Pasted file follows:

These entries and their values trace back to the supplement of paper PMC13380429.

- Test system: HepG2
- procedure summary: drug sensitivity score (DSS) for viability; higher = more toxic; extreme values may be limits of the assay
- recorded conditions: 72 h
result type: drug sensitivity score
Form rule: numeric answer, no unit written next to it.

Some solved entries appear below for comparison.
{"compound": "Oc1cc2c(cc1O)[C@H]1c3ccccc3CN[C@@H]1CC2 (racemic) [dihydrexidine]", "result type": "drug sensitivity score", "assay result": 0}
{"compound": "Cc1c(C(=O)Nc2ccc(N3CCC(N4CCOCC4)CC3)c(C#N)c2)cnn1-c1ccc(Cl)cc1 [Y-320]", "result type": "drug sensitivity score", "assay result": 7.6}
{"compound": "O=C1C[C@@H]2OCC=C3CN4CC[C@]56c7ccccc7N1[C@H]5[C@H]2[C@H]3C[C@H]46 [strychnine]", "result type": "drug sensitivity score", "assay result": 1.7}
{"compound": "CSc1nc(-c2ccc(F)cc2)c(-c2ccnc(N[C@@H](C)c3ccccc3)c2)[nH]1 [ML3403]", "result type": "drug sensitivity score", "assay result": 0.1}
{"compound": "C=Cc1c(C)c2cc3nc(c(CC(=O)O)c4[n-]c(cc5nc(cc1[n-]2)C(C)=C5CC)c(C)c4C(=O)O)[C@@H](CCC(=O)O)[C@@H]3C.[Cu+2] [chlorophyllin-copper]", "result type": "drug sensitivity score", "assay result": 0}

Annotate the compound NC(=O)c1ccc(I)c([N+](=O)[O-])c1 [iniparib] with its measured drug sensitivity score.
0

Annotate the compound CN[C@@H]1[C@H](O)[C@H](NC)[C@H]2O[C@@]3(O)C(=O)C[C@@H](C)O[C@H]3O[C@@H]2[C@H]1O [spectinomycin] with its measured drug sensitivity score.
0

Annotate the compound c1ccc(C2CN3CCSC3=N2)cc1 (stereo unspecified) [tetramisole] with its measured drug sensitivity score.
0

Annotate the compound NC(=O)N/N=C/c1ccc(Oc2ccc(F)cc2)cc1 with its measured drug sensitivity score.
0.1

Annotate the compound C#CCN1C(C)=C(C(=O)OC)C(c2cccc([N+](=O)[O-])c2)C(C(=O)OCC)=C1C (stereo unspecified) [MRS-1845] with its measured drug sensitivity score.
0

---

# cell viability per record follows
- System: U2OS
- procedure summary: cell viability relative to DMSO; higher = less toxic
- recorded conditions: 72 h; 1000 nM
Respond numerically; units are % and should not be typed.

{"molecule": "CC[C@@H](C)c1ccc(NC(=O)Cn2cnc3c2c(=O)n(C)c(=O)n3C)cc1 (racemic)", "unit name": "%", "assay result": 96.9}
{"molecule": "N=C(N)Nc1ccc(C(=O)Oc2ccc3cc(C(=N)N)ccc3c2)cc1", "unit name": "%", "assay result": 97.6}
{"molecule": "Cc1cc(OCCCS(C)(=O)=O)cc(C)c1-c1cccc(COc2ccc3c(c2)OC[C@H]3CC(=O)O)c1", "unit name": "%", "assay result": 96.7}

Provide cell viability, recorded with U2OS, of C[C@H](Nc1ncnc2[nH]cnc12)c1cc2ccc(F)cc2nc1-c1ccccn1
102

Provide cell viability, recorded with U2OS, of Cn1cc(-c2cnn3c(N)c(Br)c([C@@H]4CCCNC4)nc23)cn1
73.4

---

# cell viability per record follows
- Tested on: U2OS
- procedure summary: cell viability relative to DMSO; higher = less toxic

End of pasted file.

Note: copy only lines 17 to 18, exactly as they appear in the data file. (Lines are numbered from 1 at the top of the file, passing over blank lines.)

Annotate the compound c1ccc(C2CN3CCSC3=N2)cc1 (stereo unspecified) [tetramisole] with its measured drug sensitivity score.
0